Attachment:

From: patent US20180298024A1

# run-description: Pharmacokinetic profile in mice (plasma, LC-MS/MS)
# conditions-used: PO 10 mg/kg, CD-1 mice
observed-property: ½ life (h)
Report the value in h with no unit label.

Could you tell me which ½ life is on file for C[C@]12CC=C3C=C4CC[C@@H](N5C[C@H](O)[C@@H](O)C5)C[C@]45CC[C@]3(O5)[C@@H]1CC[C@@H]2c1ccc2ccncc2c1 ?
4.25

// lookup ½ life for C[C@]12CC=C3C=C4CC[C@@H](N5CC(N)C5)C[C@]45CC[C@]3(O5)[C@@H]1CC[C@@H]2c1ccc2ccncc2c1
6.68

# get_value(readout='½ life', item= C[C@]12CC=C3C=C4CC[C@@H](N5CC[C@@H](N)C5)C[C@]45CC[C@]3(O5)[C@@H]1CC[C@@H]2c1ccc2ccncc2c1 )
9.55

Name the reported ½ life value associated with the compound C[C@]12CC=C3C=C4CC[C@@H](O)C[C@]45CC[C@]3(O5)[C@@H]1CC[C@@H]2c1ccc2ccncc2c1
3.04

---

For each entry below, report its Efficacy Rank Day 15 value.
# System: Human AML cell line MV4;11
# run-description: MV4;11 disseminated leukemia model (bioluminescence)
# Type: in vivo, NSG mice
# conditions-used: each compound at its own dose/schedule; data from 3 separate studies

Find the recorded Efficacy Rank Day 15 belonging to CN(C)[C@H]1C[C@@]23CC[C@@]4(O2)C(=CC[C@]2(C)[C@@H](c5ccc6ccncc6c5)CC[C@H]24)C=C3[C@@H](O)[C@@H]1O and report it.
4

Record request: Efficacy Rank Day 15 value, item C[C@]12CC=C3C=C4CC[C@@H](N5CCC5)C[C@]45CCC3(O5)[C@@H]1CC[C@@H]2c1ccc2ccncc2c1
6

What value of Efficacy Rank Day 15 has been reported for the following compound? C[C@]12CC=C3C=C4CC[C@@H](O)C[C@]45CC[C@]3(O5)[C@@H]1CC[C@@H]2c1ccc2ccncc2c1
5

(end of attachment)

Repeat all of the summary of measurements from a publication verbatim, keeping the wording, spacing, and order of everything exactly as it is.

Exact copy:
From: patent US20180298024A1

# run-description: Pharmacokinetic profile in mice (plasma, LC-MS/MS)
# conditions-used: PO 10 mg/kg, CD-1 mice
observed-property: ½ life (h)
Report the value in h with no unit label.

Could you tell me which ½ life is on file for C[C@]12CC=C3C=C4CC[C@@H](N5C[C@H](O)[C@@H](O)C5)C[C@]45CC[C@]3(O5)[C@@H]1CC[C@@H]2c1ccc2ccncc2c1 ?
4.25

// lookup ½ life for C[C@]12CC=C3C=C4CC[C@@H](N5CC(N)C5)C[C@]45CC[C@]3(O5)[C@@H]1CC[C@@H]2c1ccc2ccncc2c1
6.68

# get_value(readout='½ life', item= C[C@]12CC=C3C=C4CC[C@@H](N5CC[C@@H](N)C5)C[C@]45CC[C@]3(O5)[C@@H]1CC[C@@H]2c1ccc2ccncc2c1 )
9.55

Name the reported ½ life value associated with the compound C[C@]12CC=C3C=C4CC[C@@H](O)C[C@]45CC[C@]3(O5)[C@@H]1CC[C@@H]2c1ccc2ccncc2c1
3.04

---

For each entry below, report its Efficacy Rank Day 15 value.
# System: Human AML cell line MV4;11
# run-description: MV4;11 disseminated leukemia model (bioluminescence)
# Type: in vivo, NSG mice
# conditions-used: each compound at its own dose/schedule; data from 3 separate studies

Find the recorded Efficacy Rank Day 15 belonging to CN(C)[C@H]1C[C@@]23CC[C@@]4(O2)C(=CC[C@]2(C)[C@@H](c5ccc6ccncc6c5)CC[C@H]24)C=C3[C@@H](O)[C@@H]1O and report it.
4

Record request: Efficacy Rank Day 15 value, item C[C@]12CC=C3C=C4CC[C@@H](N5CCC5)C[C@]45CCC3(O5)[C@@H]1CC[C@@H]2c1ccc2ccncc2c1
6

What value of Efficacy Rank Day 15 has been reported for the following compound? C[C@]12CC=C3C=C4CC[C@@H](O)C[C@]45CC[C@]3(O5)[C@@H]1CC[C@@H]2c1ccc2ccncc2c1
5